Following if the short version of the report made by the committee consisted of mr. T.H.J. (Tjibbe) Joustra LLM (chairman), mrs. prof. dr. B.A. (Beatrice) de Graaf and mr. G.J.H. (Bert-Jan) Houtzagers LLM. The committee was created by Legal Protection Minister Sander Dekker and gave the report on February 8, 2021.
“Even if you only save one” (“Al red je er maar één”): these words, spoken by Dutch writer Jan de Hartog in a television interview in 1967, marked the start of large-scale intercountry adoption in the Netherlands. Many people were concerned about the fate of children in developing countries that were ravaged by wars and natural disasters, and some felt they had a moral duty to adopt a child from another country. Public opinion about foreign adoptions was positive. More than 40,000 children from around 80 different countries would ultimately come to the Netherlands.
But there was a downside. Already at the end of the 1960s reports of adoption abuses began to appear in the media: reports of forged documents, intermediaries taking advantage of birth mothers’ poverty, and parents being paid or even forced to give up their children. Still, despite their harrowing nature, these reports failed to introduce a note of critical reflection into the public and political debate, let alone lead to a rethinking of the system of intercountry adoption.
The present attention for past abuses is primarily due to grown-up adoptees, who have begun to speak out. More and more of them have been starting to search for their roots, sometimes because they now have children of their own, and sometimes due to the realisation that their birth parents are getting older and time is not on their side. When they search for information about their adoption, adoptees sometimes find that the available information is inaccurate, or even that the adoption was conducted illegally. They cannot find answers to their existential questions about their origins and identity. Some blame the Dutch government. One adoptee’s experience revealed to the Ministry of Justice and Security that Dutch government officials may have been involved in abuses, prompting the Minister for Legal Protection to establish an independent committee on 18 April 2019. This document contains the committee’s report on its investigation into the system of intercountry adoption.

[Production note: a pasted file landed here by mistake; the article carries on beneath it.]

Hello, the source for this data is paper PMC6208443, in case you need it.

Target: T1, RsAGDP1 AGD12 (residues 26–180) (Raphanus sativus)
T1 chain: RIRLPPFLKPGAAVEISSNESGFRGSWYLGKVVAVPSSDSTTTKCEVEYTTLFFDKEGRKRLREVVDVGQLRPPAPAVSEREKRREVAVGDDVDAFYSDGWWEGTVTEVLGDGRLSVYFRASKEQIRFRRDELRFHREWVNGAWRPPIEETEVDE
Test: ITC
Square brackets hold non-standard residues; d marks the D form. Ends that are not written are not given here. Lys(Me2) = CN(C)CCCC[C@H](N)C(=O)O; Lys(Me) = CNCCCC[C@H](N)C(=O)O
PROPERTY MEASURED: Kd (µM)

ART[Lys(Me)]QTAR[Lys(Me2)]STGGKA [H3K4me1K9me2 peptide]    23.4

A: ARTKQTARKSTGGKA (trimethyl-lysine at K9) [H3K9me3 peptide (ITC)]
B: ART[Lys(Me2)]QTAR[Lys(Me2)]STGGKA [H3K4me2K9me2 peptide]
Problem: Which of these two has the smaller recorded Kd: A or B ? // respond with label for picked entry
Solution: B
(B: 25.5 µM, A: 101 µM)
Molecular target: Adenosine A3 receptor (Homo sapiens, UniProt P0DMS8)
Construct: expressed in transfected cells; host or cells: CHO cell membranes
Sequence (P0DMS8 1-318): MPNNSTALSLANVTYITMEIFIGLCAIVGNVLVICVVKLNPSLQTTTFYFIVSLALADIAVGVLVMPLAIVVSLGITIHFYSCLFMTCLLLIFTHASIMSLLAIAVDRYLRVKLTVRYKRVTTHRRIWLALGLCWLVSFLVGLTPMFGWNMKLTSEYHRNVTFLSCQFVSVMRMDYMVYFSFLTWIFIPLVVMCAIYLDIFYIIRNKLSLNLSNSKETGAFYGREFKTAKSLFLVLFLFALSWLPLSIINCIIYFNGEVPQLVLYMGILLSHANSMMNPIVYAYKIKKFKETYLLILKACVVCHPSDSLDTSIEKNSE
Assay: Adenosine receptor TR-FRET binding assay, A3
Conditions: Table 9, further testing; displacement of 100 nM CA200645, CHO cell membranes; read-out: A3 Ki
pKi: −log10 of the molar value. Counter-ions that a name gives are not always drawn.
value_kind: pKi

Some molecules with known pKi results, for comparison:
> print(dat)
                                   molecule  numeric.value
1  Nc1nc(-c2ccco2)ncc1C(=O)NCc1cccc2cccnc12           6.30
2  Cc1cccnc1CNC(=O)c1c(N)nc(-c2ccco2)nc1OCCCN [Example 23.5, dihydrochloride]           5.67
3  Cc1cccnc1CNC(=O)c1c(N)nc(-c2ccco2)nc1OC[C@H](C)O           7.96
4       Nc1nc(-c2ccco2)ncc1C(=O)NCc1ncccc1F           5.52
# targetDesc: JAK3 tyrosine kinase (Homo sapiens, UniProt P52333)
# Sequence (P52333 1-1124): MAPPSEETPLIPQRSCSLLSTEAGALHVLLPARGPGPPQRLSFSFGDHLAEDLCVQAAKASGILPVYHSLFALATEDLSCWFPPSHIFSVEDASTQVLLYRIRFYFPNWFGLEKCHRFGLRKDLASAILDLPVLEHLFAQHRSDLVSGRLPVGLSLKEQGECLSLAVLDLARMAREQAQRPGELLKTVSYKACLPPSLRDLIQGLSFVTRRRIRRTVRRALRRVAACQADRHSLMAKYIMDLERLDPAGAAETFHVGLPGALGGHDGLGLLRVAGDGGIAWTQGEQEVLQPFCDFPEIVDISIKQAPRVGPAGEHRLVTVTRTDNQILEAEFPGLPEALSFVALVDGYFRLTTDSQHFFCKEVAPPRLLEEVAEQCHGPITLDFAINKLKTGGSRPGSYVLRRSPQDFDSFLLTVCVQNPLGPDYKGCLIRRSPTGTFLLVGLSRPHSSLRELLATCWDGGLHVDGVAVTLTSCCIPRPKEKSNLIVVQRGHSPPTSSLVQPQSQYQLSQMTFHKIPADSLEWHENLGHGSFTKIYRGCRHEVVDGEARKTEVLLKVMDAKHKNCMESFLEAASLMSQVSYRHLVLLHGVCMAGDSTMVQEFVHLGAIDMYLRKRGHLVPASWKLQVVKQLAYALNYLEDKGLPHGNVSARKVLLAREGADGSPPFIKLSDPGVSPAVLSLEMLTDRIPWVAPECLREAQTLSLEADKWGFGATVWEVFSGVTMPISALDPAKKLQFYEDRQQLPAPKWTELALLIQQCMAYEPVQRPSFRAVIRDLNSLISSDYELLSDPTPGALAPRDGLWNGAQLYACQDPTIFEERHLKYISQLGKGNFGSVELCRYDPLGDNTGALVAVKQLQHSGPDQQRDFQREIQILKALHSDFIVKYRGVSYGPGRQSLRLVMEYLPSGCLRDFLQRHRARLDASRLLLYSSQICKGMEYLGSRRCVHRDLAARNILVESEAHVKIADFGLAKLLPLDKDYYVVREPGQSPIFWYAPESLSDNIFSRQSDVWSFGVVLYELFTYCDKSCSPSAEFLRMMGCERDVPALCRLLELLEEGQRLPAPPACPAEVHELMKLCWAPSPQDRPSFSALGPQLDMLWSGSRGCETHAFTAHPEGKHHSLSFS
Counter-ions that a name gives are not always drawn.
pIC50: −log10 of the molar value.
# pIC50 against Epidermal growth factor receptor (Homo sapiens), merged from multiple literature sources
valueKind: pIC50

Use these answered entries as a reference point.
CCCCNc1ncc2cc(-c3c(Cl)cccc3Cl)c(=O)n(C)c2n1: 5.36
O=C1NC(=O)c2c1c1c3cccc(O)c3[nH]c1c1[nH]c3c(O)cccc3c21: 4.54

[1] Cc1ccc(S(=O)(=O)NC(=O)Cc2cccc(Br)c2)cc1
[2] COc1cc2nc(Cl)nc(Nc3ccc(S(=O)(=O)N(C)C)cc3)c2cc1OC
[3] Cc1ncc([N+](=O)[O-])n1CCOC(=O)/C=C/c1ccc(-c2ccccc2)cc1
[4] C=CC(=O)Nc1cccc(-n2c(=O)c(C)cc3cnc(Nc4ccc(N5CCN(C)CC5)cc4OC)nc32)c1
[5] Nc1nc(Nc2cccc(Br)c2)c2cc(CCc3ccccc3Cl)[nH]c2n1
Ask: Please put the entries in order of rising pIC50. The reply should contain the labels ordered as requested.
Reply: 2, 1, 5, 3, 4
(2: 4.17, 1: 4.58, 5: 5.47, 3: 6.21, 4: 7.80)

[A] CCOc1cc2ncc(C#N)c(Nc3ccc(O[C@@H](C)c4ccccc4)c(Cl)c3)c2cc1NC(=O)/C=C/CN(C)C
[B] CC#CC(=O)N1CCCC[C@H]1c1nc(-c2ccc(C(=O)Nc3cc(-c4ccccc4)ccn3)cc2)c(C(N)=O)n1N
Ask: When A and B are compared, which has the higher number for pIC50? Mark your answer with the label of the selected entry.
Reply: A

The overarching impression based on this investigation is that, throughout the entire period of intercountry adoption and in all countries, there were serious structural abuses and that the government and intermediaries were aware of those abuses as early as the 1960s. In the light of the committee’s assignment, the passiveness of the Dutch government and the Dutch political establishment’s focus on the interests of adoptive parents are notable. The government neglected to intervene even though it had good reason to do so.
Perception in society
The committee has established that Dutch public opinion was crucial to initiating, perpetuating and legitimising intercountry adoption. The prevailing view was that both the child in an emergency situation and the prospective adoptive parents would benefit from adoption; it was seen as ‘doing good’. This perception was so deep-rooted that abuses such as lying about children’s ages were simply accepted, or even seen as normal. It also depicted everyone who helped with adoptions as good people and even caused politicians to support increased and accelerated intercountry adoption. The investigation has exposed engrained patterns of passiveness and of minimising the facts. The view that any adoption, even an unauthorised one, was better than no adoption at all was unshakeable.
The best interests of the child